Batchography: Polyglot Batch files and C++ – Self compiling C++ script

This article is part of the Batchography articles series and today, I am going to show you how to write a valid Batch file that is also a valid C/C++ file. The Batch file part of the source can do anything, however in this article, its sole purpose will be to compile itself and run the compile C++ program.

Let’s get started with the Polyglot source code:

Continue reading

Programming with Emojis

I ran into the EmojiCode website. Emojicode is an open-source, full-blown programming language consisting of emojis.

I personally did not like that language, but it is worthwhile mentioning:

No idea what that code does…I don’t care ūüėČ

Meanwhile, if you are a C++ programmer, enjoy the following, legitimate, piece of code that redefine keywords into emojis and then the fun starts:

You might  also like:

strtok() C++ wrapper

In this article, I share with you a simple C++ class that wraps the string tokenization function strtok(). The QuickTokenizer class makes it easy to tokenize and enumerate the tokens in a thread-safe manner.

The class code

//////////////////////////////////////////////////////////////////////////
class QuickTokenizer
{
private:
  char *buf;
  char *token;
  char *ctx;

  void FreeBuffers()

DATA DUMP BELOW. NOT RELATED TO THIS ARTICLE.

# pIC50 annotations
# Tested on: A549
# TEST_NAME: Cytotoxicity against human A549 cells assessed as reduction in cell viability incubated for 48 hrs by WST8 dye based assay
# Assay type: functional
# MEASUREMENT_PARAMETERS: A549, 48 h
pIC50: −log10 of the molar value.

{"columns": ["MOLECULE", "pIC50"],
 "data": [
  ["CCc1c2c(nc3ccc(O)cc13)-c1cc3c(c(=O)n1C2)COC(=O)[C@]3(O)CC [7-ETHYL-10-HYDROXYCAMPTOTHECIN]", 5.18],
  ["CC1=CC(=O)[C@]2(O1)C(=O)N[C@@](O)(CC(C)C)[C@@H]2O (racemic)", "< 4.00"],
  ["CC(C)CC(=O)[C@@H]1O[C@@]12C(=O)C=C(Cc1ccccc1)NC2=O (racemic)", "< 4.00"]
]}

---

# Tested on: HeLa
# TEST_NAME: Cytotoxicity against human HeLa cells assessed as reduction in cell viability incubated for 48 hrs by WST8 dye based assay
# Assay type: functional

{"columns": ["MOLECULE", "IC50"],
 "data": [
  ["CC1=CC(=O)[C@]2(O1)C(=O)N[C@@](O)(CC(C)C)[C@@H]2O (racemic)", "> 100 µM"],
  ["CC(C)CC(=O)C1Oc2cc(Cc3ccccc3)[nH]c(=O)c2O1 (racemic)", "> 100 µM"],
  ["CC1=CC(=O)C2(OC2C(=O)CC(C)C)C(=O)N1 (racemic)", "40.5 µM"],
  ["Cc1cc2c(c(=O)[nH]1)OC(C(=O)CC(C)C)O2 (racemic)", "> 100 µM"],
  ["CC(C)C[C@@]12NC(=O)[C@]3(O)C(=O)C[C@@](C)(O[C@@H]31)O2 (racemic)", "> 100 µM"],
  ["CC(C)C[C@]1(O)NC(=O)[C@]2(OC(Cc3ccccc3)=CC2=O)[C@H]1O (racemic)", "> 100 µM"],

{
    if (this->token != NULL)
    {
      free(this->token);
      this->token = NULL;
    }
    if (this->buf != NULL)
    {
      free(this->buf);
      this->buf = NULL;
    }
  }

public:
  QuickTokenizer() : buf(NULL), token(NULL)
  {

  }

  const char *Tokenize(
    const char *str,
    const char *tok)
  {

    this->buf = _strdup(str);
    this->token = _strdup(tok);

    return strtok_s(buf, token, &ctx);
  }

  const char *NextToken()
  {
    return strtok_s(NULL, token, &ctx);
  }

  ~QuickTokenizer()
  {
    FreeBuffers();
  }
};

Continue reading

Using C/C++ TLS callbacks in Visual Studio with your 32 or 64bits programs

In the following article, I share with you how to use TLS callbacks in your C/C++ program compiled with Visual Studio.

Background

TLS (thread local storage) callbacks are a mechanism provided by the Windows loader to give your program a chance to do initialization/deinitialization tasks when the process starts, terminates, a thread is created or terminated.

A TLS callback has the following prototype:

typedef VOID (NTAPI *PIMAGE_TLS_CALLBACK) (
    PVOID DllHandle,
    DWORD Reason,
    PVOID Reserved);

The Reason argument can be any of the following constants:

  • DLL_PROCESS_ATTACH ¬† = 1
  • DLL_PROCESS_DETACH ¬†= 0
  • DLL_THREAD_ATTACH ¬†= 2
  • DLL_THREAD_DETACH ¬†= 3

The TLS callbacks are encoded inside the compiled program’s TLS data directory(IMAGE_DIRECTORY_ENTRY_TLS). Please refer to the PE file structure. Continue reading

Introduction to writing x86 assembly code in Visual Studio

Hello,

In this technical blog post, I am going to give you a head start on how to write assembler code and compile it directly from the Visual Studio IDE.

If you are interested in x64, please check this article.

image

You are expected to be familiar with:

  • The Intel x86 assembly language and writing basic assembly code
  • Understanding of various calling conventions (stdcall, cdecl and fastcall)

Okay, let’s get started! Continue reading